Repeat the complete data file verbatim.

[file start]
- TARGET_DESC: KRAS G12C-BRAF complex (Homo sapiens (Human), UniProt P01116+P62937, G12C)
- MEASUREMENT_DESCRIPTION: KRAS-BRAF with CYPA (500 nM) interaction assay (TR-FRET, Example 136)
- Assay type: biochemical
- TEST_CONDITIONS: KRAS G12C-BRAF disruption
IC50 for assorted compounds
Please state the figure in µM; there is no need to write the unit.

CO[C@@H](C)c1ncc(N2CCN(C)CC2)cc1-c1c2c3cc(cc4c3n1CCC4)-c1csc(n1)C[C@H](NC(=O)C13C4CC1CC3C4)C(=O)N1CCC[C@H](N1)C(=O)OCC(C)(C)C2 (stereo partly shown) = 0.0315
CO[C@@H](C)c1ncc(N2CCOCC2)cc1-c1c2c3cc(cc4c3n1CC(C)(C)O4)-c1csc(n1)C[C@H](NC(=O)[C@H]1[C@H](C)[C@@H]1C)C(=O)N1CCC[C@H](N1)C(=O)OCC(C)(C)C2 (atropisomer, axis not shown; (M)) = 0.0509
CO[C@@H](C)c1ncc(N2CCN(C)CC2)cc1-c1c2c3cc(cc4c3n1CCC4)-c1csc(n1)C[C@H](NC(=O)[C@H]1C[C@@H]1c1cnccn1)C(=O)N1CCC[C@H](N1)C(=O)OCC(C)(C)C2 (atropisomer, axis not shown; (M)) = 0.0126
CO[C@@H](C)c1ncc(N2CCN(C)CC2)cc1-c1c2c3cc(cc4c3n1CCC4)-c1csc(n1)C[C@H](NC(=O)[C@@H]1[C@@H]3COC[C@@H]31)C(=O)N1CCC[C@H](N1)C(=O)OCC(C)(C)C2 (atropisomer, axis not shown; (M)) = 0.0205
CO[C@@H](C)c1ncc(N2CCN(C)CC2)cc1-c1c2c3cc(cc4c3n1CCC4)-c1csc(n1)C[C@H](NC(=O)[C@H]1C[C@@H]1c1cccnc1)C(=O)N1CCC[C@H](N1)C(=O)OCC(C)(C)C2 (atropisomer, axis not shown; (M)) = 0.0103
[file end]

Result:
- TARGET_DESC: KRAS G12C-BRAF complex (Homo sapiens (Human), UniProt P01116+P62937, G12C)
- MEASUREMENT_DESCRIPTION: KRAS-BRAF with CYPA (500 nM) interaction assay (TR-FRET, Example 136)
- Assay type: biochemical
- TEST_CONDITIONS: KRAS G12C-BRAF disruption
IC50 for assorted compounds
Please state the figure in µM; there is no need to write the unit.

CO[C@@H](C)c1ncc(N2CCN(C)CC2)cc1-c1c2c3cc(cc4c3n1CCC4)-c1csc(n1)C[C@H](NC(=O)C13C4CC1CC3C4)C(=O)N1CCC[C@H](N1)C(=O)OCC(C)(C)C2 (stereo partly shown) = 0.0315
CO[C@@H](C)c1ncc(N2CCOCC2)cc1-c1c2c3cc(cc4c3n1CC(C)(C)O4)-c1csc(n1)C[C@H](NC(=O)[C@H]1[C@H](C)[C@@H]1C)C(=O)N1CCC[C@H](N1)C(=O)OCC(C)(C)C2 (atropisomer, axis not shown; (M)) = 0.0509
CO[C@@H](C)c1ncc(N2CCN(C)CC2)cc1-c1c2c3cc(cc4c3n1CCC4)-c1csc(n1)C[C@H](NC(=O)[C@H]1C[C@@H]1c1cnccn1)C(=O)N1CCC[C@H](N1)C(=O)OCC(C)(C)C2 (atropisomer, axis not shown; (M)) = 0.0126
CO[C@@H](C)c1ncc(N2CCN(C)CC2)cc1-c1c2c3cc(cc4c3n1CCC4)-c1csc(n1)C[C@H](NC(=O)[C@@H]1[C@@H]3COC[C@@H]31)C(=O)N1CCC[C@H](N1)C(=O)OCC(C)(C)C2 (atropisomer, axis not shown; (M)) = 0.0205
CO[C@@H](C)c1ncc(N2CCN(C)CC2)cc1-c1c2c3cc(cc4c3n1CCC4)-c1csc(n1)C[C@H](NC(=O)[C@H]1C[C@@H]1c1cccnc1)C(=O)N1CCC[C@H](N1)C(=O)OCC(C)(C)C2 (atropisomer, axis not shown; (M)) = 0.0103